The thing that fascinated me most when I started looking over the edge into that white space was this: it isn’t empty at all. It’s full of the kind of questions that we, as a world, need to know the answers to – and some that are just so bizarre that we wonder why we bother.
Take for example this: there are equations that cannot be solved. I wish I’d known that when I was completely befuddled by advanced mathematics: hell, I couldn’t even work out what type of equation I was dealing with half the time.
Here’s the question: if an equation cannot be solved, how can it be considered an equation?
An equation is a formula: this equals that.
If I have five people coming to dinner and each will have three courses then
number of people x number of courses = number of dishes I must prepare.
p * n = d.
It’s not rocket science. But it is an equation.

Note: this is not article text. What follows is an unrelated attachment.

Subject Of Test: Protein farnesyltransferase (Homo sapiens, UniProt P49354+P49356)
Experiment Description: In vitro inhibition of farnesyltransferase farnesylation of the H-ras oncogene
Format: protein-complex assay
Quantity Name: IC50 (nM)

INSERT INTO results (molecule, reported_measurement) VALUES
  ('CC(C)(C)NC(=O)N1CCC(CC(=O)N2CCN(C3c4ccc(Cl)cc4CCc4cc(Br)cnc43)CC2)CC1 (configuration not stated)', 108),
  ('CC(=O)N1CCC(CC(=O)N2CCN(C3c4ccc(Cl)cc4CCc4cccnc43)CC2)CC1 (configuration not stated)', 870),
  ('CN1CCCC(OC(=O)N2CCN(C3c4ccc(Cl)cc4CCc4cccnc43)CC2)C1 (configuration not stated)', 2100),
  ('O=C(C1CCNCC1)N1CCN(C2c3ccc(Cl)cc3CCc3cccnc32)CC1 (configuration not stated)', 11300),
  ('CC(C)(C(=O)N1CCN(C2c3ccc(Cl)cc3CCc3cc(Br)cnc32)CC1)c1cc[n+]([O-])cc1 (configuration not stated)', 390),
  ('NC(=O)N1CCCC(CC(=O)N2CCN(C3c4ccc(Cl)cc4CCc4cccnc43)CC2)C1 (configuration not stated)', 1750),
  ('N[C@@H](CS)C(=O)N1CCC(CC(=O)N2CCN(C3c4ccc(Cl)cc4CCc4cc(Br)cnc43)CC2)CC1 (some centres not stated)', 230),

Equations can be used to find an unknown.
Flour plus water plus yeast = bread.
Flour plus water = pasta.
What makes pasta into bread?
f+w+y = f+w+x
Find the x factor to turn pasta into bread.
School yourself.com sets the following test:
5p +18 = 8p.
The correct answer is not ″who cares? Move on.″
It’s … I don’t know. There is a way to do it but I don’t know it and my history in maths at A level suggests that I never knew it. But I do know that I can use estimation and trial and error and perhaps find an answer.
But before that, I can think of it as a logic puzzle. There is one salient fact about equations: they are like scales: so long as you do the same to both sides, they remain in balance.
I think that if we deduct 5p from both sides, we are left with 3p on one side and 18 on the other. If we divide both sides by 3, we get p=6.
Amazingly, not only did I get it right, I got the method exactly the same as the website.